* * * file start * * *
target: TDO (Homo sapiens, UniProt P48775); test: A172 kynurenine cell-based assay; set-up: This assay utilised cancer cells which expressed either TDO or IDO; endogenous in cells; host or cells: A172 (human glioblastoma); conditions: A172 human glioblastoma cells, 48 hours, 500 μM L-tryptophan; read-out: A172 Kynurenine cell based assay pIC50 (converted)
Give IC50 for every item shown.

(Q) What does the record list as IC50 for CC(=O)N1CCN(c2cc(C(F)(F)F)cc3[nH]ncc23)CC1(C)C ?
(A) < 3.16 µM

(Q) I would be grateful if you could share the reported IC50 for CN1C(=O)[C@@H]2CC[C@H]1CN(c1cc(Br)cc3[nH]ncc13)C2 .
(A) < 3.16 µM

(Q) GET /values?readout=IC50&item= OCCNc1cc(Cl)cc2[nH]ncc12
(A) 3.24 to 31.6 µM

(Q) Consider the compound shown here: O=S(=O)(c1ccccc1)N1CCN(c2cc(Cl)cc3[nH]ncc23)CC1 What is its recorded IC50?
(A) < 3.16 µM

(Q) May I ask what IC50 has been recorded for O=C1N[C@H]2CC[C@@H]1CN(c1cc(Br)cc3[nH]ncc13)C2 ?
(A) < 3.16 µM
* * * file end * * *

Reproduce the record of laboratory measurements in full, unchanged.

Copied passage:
target: TDO (Homo sapiens, UniProt P48775); test: A172 kynurenine cell-based assay; set-up: This assay utilised cancer cells which expressed either TDO or IDO; endogenous in cells; host or cells: A172 (human glioblastoma); conditions: A172 human glioblastoma cells, 48 hours, 500 μM L-tryptophan; read-out: A172 Kynurenine cell based assay pIC50 (converted)
Give IC50 for every item shown.

(Q) What does the record list as IC50 for CC(=O)N1CCN(c2cc(C(F)(F)F)cc3[nH]ncc23)CC1(C)C ?
(A) < 3.16 µM

(Q) I would be grateful if you could share the reported IC50 for CN1C(=O)[C@@H]2CC[C@H]1CN(c1cc(Br)cc3[nH]ncc13)C2 .
(A) < 3.16 µM

(Q) GET /values?readout=IC50&item= OCCNc1cc(Cl)cc2[nH]ncc12
(A) 3.24 to 31.6 µM

(Q) Consider the compound shown here: O=S(=O)(c1ccccc1)N1CCN(c2cc(Cl)cc3[nH]ncc23)CC1 What is its recorded IC50?
(A) < 3.16 µM

(Q) May I ask what IC50 has been recorded for O=C1N[C@H]2CC[C@@H]1CN(c1cc(Br)cc3[nH]ncc13)C2 ?
(A) < 3.16 µM